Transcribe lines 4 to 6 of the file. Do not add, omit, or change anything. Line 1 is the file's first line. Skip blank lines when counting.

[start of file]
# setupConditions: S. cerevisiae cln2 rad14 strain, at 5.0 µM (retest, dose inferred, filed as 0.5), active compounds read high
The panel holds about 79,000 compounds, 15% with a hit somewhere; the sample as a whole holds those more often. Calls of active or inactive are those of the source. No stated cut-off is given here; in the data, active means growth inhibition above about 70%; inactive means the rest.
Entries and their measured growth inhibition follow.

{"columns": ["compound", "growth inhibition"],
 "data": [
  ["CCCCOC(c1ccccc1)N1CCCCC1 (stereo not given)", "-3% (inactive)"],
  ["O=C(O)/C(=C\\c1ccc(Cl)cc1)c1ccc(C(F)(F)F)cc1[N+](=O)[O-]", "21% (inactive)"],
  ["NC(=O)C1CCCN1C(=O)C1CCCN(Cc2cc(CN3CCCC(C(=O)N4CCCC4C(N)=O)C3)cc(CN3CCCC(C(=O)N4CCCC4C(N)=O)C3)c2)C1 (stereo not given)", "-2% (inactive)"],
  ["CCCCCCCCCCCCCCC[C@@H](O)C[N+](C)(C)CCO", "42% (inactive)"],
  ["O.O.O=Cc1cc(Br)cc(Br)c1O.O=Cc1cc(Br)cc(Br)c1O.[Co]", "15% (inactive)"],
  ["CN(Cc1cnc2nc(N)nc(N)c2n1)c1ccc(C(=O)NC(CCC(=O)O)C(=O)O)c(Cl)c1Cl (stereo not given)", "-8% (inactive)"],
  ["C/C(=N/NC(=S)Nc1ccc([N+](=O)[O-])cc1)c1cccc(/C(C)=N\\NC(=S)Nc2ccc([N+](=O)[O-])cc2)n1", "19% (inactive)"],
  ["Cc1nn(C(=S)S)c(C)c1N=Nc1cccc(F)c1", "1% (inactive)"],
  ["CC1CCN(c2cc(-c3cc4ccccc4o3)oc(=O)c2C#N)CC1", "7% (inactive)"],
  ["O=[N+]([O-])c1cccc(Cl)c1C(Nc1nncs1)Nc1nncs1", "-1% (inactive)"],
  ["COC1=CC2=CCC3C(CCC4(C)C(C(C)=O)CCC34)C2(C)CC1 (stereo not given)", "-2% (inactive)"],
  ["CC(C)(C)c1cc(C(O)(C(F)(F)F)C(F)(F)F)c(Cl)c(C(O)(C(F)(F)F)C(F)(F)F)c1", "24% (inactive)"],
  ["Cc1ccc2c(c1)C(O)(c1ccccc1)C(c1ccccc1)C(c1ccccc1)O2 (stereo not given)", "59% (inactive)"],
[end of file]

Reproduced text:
{"columns": ["compound", "growth inhibition"],
 "data": [
  ["CCCCOC(c1ccccc1)N1CCCCC1 (stereo not given)", "-3% (inactive)"],